22nd Jul2013

Red 2 Press Conference – Film

by timbaros


Bruce Willis, Mary-Louise Parker and Helen Mirren at today’s press conference for Red 2 – opening on 2 August, 2013

Here are some highlights of the press conference:
Q: Which elements of being an action here that you enjoyed and did you actually drive in Paris?
Mary Louise-Parker: I am a horrible driver and I don’t drive ever and the one scene where the director asked me to drive I drove into a wall and the director put it on a loop and watched it over and over again.
I love doing any scenes with Bruce Willis – that is the best part of the movie. My character is kind of sort of hopeless with action, she fails miserably and it was fun.
Q: When you get a contract for one of these movies that you got to have a regal moment , was some of that stuff ad libbed.
Helen Mirren: I can’t remember how that came about. I think the writers have written it and thought it was very funny, of course, that I would pretend to be the queen, I suggested that it should be a bit of a performance.
Q: Did comic books play a significant part of your childhood? If you were interested in comic books, which ones and why?
Bruce Willis: I am not a comic book guy..
Q: When you do your job, how difficult is it to stay in shape and to do the stunts you need to do?
Willis: I have to think about the food that I eat. I do let the stunt men take over.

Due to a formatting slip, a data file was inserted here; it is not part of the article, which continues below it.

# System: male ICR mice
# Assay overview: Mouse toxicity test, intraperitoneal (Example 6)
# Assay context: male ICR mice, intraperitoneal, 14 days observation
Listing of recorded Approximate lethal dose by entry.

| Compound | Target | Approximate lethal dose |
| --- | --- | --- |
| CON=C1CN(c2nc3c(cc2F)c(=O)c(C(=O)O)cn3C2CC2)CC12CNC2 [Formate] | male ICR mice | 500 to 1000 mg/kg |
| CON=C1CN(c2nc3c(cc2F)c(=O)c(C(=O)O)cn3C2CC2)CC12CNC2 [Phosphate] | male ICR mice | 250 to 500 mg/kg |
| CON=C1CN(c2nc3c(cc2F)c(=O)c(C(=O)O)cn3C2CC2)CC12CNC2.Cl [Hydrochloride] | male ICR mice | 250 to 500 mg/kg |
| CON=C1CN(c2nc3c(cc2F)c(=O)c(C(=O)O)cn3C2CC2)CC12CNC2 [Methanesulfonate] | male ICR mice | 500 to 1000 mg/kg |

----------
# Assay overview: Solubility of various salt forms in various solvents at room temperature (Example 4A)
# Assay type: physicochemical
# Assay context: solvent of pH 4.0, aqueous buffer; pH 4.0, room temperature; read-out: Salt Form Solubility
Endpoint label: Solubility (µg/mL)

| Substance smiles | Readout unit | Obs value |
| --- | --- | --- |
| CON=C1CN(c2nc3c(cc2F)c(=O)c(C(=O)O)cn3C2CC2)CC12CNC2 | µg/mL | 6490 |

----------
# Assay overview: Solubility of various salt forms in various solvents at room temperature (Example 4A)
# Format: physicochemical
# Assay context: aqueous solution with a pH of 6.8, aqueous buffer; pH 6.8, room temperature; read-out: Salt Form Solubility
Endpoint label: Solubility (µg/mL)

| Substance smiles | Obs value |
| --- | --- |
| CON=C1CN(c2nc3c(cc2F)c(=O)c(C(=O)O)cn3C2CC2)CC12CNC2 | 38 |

Mirren: I was over the moon the first time I got offered the role in Red. Are people giong to think that I sold out but then I thought how incredibly stupid I was and that it was an incredible opportunity to do something that I have never done before. I couldn’t wait to do the second one. All I try to do is mix it up at times. When the penny drops as far as Red concerns I thought it was a perfect opportunity to mix it up, coming off doing The Queen the first queen, brilliant just to jump in the opposite direction.
Willis: I liked to work with this group of actors – we were very fortunate to get Tony Hopkins back.
Q: Why are you thrilled to return?
Parker: I feel like I have gotten luck so many times and I’ve had more than my share.
Mirren: This movie has expanded from the first and they go to incredible locations that they didn’t write me in to. You always learn from the first that the wonderful fully realized quirky characters, and the comedy and the romance and the action. That is the very difficult part to make a film that has genuine romance, great comedy and has a lot of action in it. At the same time, all of these characters are very serious as to who they are and what they do. I think it is just faster and funnier and little more furious then the first one.
Q: Which characters would you like to move visit?
Mirren: Almost all of them I would like to revisit. It is great to play a character that can develop with time, in real time in a way that as you get old the character gets older as theworld around you changes, the character changes – you can only really do that in television There was a character I played many years ago in a film called Cow, a very old movie – a characher Iwould like to revisit now.